Tuesday, February 8, 2011

Not so Metaphysical, After All

Surfing the net can yield surprising results. Having been skeptical about anything that I could not apprehend through the five senses myself for many years, it was almost a modus vivendi to doubt. To ask for proof, even if seldom receiving any, but heck! I had to support my belief system! Or, shall I say disbelief?
After experiences that I would term as shattering as they negated all that I had been living by, I returned, after 20 years, to asking questions. And I kept at it. Still do. Now, I’m interested in learning all about searching for possibilities, especially since my exposure to things unfathomable to perception (mine) through the accepted five senses has brought me surprising discoveries... I know that I mentioned Winston Wu in a previous post. He simply is using the tactics that I used for debunking anything that didn’t fit in my own concept of the universe. Thankfully, I’m now more accepting that there isn’t just one version of the Universe and that there might be other “realities out there”.  The ultimate Reality, however, might still be beyond our ken.
However, in this post, I want to mention Lloyd Pye, the Hominid and Starchild researcher, who has a very interesting video about climates across the map, and eventually relates it all to the map that we use in the Western World. It’s mind-blowing. It makes it awfully hard to refute the findings, i.e. the accepted concept that the Mercator map (dating back to 1569) is representing the Earth continents correctly. It appears all wrong! Period. I recall that years ago, I did wonder why, if the Equator sits halfway between the Northern and Southern hemispheres, in fact delineating them, the physical representation of this hypothetical line should be so LOW down on the world map. But it was no more than a fleeting thought. (I was young and foolish, in those days.)  
I had seen the Peter map, or its twin, claiming that our Europeo-centric concept was all wrong. However, since this was the period of my ardent socialist days, I eventually relegated it to “Things to Check Out…Later”. This is much later, but never too late. Enough said. I hope that you check this out for yourselves at http://www.petersmap.com/page9.html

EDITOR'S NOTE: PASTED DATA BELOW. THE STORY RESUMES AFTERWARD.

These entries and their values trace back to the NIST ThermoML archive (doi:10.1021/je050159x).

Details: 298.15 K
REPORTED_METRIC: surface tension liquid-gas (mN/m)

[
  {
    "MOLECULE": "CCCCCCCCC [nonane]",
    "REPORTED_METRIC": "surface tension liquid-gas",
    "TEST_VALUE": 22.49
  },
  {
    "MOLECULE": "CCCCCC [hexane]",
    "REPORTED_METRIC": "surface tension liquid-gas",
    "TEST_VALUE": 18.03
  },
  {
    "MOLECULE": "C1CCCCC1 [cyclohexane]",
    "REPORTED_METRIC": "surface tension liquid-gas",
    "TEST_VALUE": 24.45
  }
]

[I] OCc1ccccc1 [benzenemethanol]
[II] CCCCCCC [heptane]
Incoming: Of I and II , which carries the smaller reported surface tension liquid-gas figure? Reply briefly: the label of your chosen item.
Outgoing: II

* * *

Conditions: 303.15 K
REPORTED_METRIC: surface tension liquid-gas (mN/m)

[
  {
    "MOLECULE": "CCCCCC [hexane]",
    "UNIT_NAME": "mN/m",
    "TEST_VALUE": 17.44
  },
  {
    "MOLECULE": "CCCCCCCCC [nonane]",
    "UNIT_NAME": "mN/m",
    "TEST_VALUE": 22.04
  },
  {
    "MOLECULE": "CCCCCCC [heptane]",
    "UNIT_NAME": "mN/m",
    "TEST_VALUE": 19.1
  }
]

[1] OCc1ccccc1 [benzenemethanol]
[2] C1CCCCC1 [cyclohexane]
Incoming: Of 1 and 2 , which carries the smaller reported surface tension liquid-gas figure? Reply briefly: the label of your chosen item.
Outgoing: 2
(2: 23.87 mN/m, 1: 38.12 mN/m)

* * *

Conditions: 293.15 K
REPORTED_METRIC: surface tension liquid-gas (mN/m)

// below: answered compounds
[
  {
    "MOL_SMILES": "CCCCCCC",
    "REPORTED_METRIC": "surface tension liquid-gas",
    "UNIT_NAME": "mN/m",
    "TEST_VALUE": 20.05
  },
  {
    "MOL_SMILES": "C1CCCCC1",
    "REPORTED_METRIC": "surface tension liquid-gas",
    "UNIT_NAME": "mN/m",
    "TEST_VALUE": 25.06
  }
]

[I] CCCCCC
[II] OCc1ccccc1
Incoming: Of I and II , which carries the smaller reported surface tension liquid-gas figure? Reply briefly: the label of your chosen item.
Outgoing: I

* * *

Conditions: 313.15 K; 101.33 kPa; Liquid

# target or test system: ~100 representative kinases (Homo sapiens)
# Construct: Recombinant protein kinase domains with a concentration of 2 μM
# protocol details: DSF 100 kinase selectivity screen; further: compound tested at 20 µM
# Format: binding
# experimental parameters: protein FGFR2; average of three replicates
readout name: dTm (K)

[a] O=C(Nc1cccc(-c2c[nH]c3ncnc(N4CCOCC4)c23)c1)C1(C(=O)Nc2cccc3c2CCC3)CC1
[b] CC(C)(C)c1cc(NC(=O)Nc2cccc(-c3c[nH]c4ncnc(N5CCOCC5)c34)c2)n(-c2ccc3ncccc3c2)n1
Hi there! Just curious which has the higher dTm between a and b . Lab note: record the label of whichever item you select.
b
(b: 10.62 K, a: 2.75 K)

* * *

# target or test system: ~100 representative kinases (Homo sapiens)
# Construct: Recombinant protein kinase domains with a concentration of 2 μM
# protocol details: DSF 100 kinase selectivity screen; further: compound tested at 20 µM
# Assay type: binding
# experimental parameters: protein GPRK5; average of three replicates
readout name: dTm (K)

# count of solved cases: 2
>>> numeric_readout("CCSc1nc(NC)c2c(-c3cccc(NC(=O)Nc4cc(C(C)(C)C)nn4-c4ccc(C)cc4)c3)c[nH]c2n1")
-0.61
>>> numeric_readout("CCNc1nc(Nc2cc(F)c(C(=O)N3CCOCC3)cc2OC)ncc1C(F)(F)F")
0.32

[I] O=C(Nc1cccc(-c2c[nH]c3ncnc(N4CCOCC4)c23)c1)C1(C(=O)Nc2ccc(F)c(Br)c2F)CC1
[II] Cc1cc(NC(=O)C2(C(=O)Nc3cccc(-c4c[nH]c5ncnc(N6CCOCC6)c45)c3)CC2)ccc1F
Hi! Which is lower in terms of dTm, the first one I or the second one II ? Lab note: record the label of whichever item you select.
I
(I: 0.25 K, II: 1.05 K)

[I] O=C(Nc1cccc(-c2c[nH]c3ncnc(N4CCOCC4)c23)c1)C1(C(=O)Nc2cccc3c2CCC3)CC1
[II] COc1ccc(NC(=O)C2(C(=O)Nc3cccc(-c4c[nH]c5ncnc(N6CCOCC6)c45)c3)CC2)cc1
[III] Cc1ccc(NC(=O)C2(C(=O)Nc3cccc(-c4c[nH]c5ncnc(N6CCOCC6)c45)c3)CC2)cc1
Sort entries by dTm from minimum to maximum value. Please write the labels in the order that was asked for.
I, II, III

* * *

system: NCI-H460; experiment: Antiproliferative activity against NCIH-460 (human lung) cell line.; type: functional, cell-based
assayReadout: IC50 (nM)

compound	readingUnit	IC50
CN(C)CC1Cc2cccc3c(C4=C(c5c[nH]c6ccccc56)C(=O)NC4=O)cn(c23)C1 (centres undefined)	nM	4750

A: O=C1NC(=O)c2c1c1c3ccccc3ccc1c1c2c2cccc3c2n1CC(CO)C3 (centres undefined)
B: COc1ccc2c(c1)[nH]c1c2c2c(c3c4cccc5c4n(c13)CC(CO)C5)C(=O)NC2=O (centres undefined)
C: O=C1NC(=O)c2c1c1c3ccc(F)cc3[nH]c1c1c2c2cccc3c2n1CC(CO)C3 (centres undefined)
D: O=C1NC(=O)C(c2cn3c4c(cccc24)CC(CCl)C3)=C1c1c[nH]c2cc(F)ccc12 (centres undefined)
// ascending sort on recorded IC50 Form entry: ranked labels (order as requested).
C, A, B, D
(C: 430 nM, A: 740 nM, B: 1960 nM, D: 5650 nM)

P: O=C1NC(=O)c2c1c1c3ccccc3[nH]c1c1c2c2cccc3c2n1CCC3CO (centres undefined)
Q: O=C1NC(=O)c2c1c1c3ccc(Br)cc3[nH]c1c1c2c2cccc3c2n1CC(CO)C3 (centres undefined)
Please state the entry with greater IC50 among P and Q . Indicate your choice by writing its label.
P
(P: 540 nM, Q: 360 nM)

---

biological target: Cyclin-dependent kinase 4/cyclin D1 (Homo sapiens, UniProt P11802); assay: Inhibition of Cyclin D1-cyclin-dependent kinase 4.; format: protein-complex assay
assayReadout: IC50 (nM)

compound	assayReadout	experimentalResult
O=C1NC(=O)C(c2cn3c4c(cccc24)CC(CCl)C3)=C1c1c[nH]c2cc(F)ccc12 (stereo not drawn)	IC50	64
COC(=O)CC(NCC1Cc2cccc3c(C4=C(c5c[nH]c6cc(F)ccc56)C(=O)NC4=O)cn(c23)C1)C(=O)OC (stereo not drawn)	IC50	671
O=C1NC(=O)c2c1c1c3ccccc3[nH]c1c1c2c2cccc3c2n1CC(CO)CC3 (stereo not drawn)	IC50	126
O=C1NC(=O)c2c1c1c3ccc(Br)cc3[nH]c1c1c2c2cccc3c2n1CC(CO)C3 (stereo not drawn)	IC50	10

Fascinating. Not exactly the most esthetic, or even accurate. But an eye-opener.


Tesaje said...

Can't say I like that projection much at all. It heavily distorts shape and gives short shrift to the poles. A much better projection is the Lambert Azimuthal Equal-Area projection which is used much more in scientific use because it maintains true proportion without eliminating various areas.

All the Peters projection does is distort the earth in a weird way that is more political than rational. Mercator is the common projection but it has not been considered a very good projection for many decades because of the distortions when trying to flatten the globe. It is at least mathematically consistent. Check out : http://www.nationalatlas.gov/articles/mapping/a_projections.html
for more information on map projections and their strengths and weaknesses.

Stargazer said...

Thank you Tesaje. Your comment spurred me into checking the links, which in turn, led me to other relevant information. More than anything, I realized the difficulty in representing a curved surface onto a flat one, particularly when accurately relating its parts to the whole. And you're right. Peter's map seems to have had more political, even socialist implications than accuracy, rectitude,or even esthetics. My search led me to the Winkel-tripel-projection world map created by NASA. In my humble opinion, it appears to serve both the need for accuracy and esthetics. All this to say that I like it better.

NB. This post was meant for my other blog. I mistakenly published to this blog when it has very little to do with boondocking. Sorry.

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